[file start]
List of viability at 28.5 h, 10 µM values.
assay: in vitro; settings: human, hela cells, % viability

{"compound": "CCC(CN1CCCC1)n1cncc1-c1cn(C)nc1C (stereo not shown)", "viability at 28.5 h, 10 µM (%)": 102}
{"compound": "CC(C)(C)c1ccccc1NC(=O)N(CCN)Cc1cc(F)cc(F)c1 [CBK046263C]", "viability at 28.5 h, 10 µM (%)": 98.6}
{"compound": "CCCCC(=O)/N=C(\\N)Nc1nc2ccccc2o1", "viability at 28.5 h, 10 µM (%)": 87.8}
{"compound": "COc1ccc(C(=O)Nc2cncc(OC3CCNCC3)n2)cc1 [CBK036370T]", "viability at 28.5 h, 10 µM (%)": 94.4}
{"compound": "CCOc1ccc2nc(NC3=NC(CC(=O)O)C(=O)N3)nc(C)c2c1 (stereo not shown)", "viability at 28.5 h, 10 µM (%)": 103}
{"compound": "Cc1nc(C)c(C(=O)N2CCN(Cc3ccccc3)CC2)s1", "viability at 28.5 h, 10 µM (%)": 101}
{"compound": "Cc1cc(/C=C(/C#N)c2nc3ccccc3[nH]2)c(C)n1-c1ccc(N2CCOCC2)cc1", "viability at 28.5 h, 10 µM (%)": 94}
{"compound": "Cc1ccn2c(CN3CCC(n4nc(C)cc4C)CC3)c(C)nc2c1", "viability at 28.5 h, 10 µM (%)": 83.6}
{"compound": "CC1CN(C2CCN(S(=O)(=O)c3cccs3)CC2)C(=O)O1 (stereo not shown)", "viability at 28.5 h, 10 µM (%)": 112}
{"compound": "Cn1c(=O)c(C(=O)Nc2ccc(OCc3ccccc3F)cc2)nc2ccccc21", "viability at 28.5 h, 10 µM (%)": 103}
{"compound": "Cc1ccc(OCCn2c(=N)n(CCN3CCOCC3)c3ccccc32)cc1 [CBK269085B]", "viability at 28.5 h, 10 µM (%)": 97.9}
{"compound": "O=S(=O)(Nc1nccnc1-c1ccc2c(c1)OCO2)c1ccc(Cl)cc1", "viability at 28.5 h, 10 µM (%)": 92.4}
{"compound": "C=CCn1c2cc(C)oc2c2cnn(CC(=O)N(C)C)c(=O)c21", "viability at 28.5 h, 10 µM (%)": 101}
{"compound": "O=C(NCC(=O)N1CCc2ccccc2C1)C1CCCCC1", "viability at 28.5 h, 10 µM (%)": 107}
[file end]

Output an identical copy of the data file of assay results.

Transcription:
List of viability at 28.5 h, 10 µM values.
assay: in vitro; settings: human, hela cells, % viability

{"compound": "CCC(CN1CCCC1)n1cncc1-c1cn(C)nc1C (stereo not shown)", "viability at 28.5 h, 10 µM (%)": 102}
{"compound": "CC(C)(C)c1ccccc1NC(=O)N(CCN)Cc1cc(F)cc(F)c1 [CBK046263C]", "viability at 28.5 h, 10 µM (%)": 98.6}
{"compound": "CCCCC(=O)/N=C(\\N)Nc1nc2ccccc2o1", "viability at 28.5 h, 10 µM (%)": 87.8}
{"compound": "COc1ccc(C(=O)Nc2cncc(OC3CCNCC3)n2)cc1 [CBK036370T]", "viability at 28.5 h, 10 µM (%)": 94.4}
{"compound": "CCOc1ccc2nc(NC3=NC(CC(=O)O)C(=O)N3)nc(C)c2c1 (stereo not shown)", "viability at 28.5 h, 10 µM (%)": 103}
{"compound": "Cc1nc(C)c(C(=O)N2CCN(Cc3ccccc3)CC2)s1", "viability at 28.5 h, 10 µM (%)": 101}
{"compound": "Cc1cc(/C=C(/C#N)c2nc3ccccc3[nH]2)c(C)n1-c1ccc(N2CCOCC2)cc1", "viability at 28.5 h, 10 µM (%)": 94}
{"compound": "Cc1ccn2c(CN3CCC(n4nc(C)cc4C)CC3)c(C)nc2c1", "viability at 28.5 h, 10 µM (%)": 83.6}
{"compound": "CC1CN(C2CCN(S(=O)(=O)c3cccs3)CC2)C(=O)O1 (stereo not shown)", "viability at 28.5 h, 10 µM (%)": 112}
{"compound": "Cn1c(=O)c(C(=O)Nc2ccc(OCc3ccccc3F)cc2)nc2ccccc21", "viability at 28.5 h, 10 µM (%)": 103}
{"compound": "Cc1ccc(OCCn2c(=N)n(CCN3CCOCC3)c3ccccc32)cc1 [CBK269085B]", "viability at 28.5 h, 10 µM (%)": 97.9}
{"compound": "O=S(=O)(Nc1nccnc1-c1ccc2c(c1)OCO2)c1ccc(Cl)cc1", "viability at 28.5 h, 10 µM (%)": 92.4}
{"compound": "C=CCn1c2cc(C)oc2c2cnn(CC(=O)N(C)C)c(=O)c21", "viability at 28.5 h, 10 µM (%)": 101}
{"compound": "O=C(NCC(=O)N1CCc2ccccc2C1)C1CCCCC1", "viability at 28.5 h, 10 µM (%)": 107}